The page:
Authored by John Haughey via The Epoch Times (emphasis ours),
Which party rules the House of Representatives beginning in 2025 could be as much a function of judges issuing rulings as voters making choices between rival candidates.
Since 2022’s midterms, court rulings in Louisiana, Alabama, New York, and potentially Wisconsin, have or will have redrawn congressional maps that could imperil reelection odds for as many as nine Republican incumbents in the coming election cycle.
Those court-imposed revamps are countered by a North Carolina decision upholding maps benefitting Republicans in up to four of the state’s 14 congressional districts. Courts have also decided Republican-drawn maps in Georgia, Florida, and Texas will stand for 2024 elections.
Rulings in federal court challenges in Louisiana and Alabama determined state lawmakers violated Section 2 of the Voters Rights Act in not creating a second majority-black congressional district in their states. Section 2 states, in part, “prohibits voting practices or procedures that discriminate on the basis of race, color, or membership in one of the language minority groups identified in Section 4(f)(2) of the Act.”
The Louisiana Legislature during a Jan. 15 special session adjusted CD 6 to stretch diagonally southeast from Shreveport in the northwest to Baton Rouge in south-central Louisiana.
Newly-seated Republican Gov. Jeff Landry signed it into law on Jan. 22.
As a result, the state’s six-member U.S. House delegation will likely go from 5–1 Republican to 4–2 Republican after the 2024 election. CD 6 joins New Orleans-based CD 2 as Louisiana two majority-black, Democratic-leaning seats: President Joe Biden would have carried the new CD 6 by 20 percentage points in
2020; CD 2 would have gone to Mr. Biden by 36 percent.
CD 6 is now held by Rep. Garret Graves (R-La.), who supported one of Mr. Landry’s GOP opponents in Louisiana’s gubernatorial election and did not publicly back House Majority Leader Rep. Steve Scalise’s (R-La.) speakership bid, retaining a strong alliance with the deposed speaker, Rep. Kevin McCarthy (R-Calif.).
Therefore, it’s not surprising he’s the House incumbent that Louisiana Republicans have essentially voted off the island. But Mr. Graves, a five-term incumbent, plans to seek reelection and win in the recast CD 6 in 2024.
The new redistricting map adopted by lawmakers in January is likely to be appealed, although it’s near certain it will be what Louisiana voters see on their November ballots.
In Alabama, a lower federal court in October selected a “remedial” congressional map the state will use for the 2024 election, which creates a second black-majority congressional district that President Biden would have won in 2020 by 12 percentage points.
As a result, the new map is likely to result in the election of a second Democrat from Alabama. The GOP dominates the state’s current House contingent, 6 to 1.
The court had rejected congressional maps Alabama used in 2022, which had one majority-black, heavily Democratic seat and six majority-white and solidly Republican seats, under Section 2 of the Voting Rights Act.
Alabama appealed to the U.S. Supreme Court, which ruled against the state in June 2023. A lower court struck down the first redrawn lines presented by the state legislature and ordered a special master to draw remedial map options.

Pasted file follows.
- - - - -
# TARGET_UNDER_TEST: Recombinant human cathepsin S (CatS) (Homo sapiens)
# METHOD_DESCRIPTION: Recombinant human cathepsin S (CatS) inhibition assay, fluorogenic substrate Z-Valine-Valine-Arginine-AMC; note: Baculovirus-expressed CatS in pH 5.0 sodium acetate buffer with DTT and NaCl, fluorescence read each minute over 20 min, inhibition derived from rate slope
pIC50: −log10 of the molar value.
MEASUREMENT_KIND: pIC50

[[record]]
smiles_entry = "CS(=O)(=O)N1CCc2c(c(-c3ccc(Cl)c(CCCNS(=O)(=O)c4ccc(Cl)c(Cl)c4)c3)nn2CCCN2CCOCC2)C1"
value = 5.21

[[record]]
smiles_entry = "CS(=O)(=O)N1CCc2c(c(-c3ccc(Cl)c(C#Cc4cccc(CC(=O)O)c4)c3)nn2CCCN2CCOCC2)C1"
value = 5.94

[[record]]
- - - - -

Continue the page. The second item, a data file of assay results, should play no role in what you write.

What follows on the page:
The redrawn maps could foster incumbent-versus-incumbent Republican primaries between Reps. Jerry Carl (of current CD 1) and Barry Moore (current CD 2) in CD 1.
A Bluer New York
On Dec. 12, 2023, the New York Court of Appeals in a 4–3 ruling tossed out the 2022 Congressional map that saw Republicans chip Democrats’ 19–8 House bulge down to a 15–11 advantage.
The court ordered the Independent Redistricting Commission to redraw New York’s 26-district congressional map and present it to state lawmakers no later than Feb. 28.
The revamped map is likely to change the dynamics benefitting Democrat challengers in one or more of the New York Congressional seats won in 2022 by five Republican freshmen in “crossover” districts that President Biden carried in 2020.
Those five House seats don’t include the Long Island district formerly held by resigned Rep. George Santos (R-N.Y.). His now-vacant CD 6 seat is on the line in a Feb. 13 special election that Democrats believe they can win.
The revamped map could alter three key Hudson Valley congressional districts already rated as “tossups” in 2024: CD 18, held by Rep. Pat Ryan (D-N.Y.); CD 19 represented by Rep. Marc Molinaro (R-N.Y.), who flipped a blue seat red by 1.5 percent in 2022; and CD 17, won by Rep. Mike Lawler (R-N.Y.), who upset House Democrats’ campaign committee chair Rep. Sean Patrick Maloney (D-N.Y.) in 2022 by 1,820 votes, less than 1 percent.
Democrats want CD 17 back. While Mr. Lawler does not face a primary challenger, former Rep. Mondaire Jones (D-N.Y.) and Katonah-Lewisboro School Board member Liz Gereghty, Michigan Gov. Gretchen Whitmer’s sister, are among Democrats seeking to take him on in November.
Democrats are also expected to go all-in for CD 11—where the only Republican representing New York City in Congress, Rep. Nicole Malliotakis (R-N.Y.) faces a stiff reelection challenge, especially if the district is extended into more liberal Brooklyn.
A Redder North Carolina
In November, North Carolina lawmakers adopted a redrawn congressional map that creates 10 reliably Republican seats, three reliably Democratic seats, and one competitive seat. Right now, the state’s U.S. House delegation consists of seven Republicans and seven Democrats.
Democrat Reps. Kathy Manning, Wiley Nickel, and Jeff Jackson now hold seats in the now predominantly red districts. Ms. Manning and Mr. Nickel are retiring rather than seeking reelection.
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